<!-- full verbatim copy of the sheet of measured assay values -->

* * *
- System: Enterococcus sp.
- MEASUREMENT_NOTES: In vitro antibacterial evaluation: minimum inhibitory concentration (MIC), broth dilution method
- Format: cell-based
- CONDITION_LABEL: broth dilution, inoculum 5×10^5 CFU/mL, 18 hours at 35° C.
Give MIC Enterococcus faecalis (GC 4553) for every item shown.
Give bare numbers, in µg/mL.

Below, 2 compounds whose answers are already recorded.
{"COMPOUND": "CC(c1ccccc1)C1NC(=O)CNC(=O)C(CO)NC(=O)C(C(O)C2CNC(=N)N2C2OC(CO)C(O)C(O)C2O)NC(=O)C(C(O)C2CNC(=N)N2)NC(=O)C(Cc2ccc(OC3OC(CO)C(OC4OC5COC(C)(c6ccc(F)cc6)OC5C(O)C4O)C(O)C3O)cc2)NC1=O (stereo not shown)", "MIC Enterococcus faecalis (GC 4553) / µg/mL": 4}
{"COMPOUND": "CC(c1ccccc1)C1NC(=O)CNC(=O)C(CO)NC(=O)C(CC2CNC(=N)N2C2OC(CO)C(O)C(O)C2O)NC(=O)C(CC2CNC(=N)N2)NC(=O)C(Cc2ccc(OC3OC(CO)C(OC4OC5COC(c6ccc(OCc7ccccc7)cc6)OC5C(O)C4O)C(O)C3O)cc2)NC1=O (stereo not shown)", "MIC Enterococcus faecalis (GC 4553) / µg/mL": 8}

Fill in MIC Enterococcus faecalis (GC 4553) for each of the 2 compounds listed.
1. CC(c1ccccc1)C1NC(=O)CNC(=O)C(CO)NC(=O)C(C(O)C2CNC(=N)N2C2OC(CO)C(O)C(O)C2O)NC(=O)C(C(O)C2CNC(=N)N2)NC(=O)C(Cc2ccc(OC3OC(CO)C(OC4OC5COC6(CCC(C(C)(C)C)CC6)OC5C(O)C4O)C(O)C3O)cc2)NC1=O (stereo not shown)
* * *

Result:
- System: Enterococcus sp.
- MEASUREMENT_NOTES: In vitro antibacterial evaluation: minimum inhibitory concentration (MIC), broth dilution method
- Format: cell-based
- CONDITION_LABEL: broth dilution, inoculum 5×10^5 CFU/mL, 18 hours at 35° C.
Give MIC Enterococcus faecalis (GC 4553) for every item shown.
Give bare numbers, in µg/mL.

Below, 2 compounds whose answers are already recorded.
{"COMPOUND": "CC(c1ccccc1)C1NC(=O)CNC(=O)C(CO)NC(=O)C(C(O)C2CNC(=N)N2C2OC(CO)C(O)C(O)C2O)NC(=O)C(C(O)C2CNC(=N)N2)NC(=O)C(Cc2ccc(OC3OC(CO)C(OC4OC5COC(C)(c6ccc(F)cc6)OC5C(O)C4O)C(O)C3O)cc2)NC1=O (stereo not shown)", "MIC Enterococcus faecalis (GC 4553) / µg/mL": 4}
{"COMPOUND": "CC(c1ccccc1)C1NC(=O)CNC(=O)C(CO)NC(=O)C(CC2CNC(=N)N2C2OC(CO)C(O)C(O)C2O)NC(=O)C(CC2CNC(=N)N2)NC(=O)C(Cc2ccc(OC3OC(CO)C(OC4OC5COC(c6ccc(OCc7ccccc7)cc6)OC5C(O)C4O)C(O)C3O)cc2)NC1=O (stereo not shown)", "MIC Enterococcus faecalis (GC 4553) / µg/mL": 8}

Fill in MIC Enterococcus faecalis (GC 4553) for each of the 2 compounds listed.
1. CC(c1ccccc1)C1NC(=O)CNC(=O)C(CO)NC(=O)C(C(O)C2CNC(=N)N2C2OC(CO)C(O)C(O)C2O)NC(=O)C(C(O)C2CNC(=N)N2)NC(=O)C(Cc2ccc(OC3OC(CO)C(OC4OC5COC6(CCC(C(C)(C)C)CC6)OC5C(O)C4O)C(O)C3O)cc2)NC1=O (stereo not shown)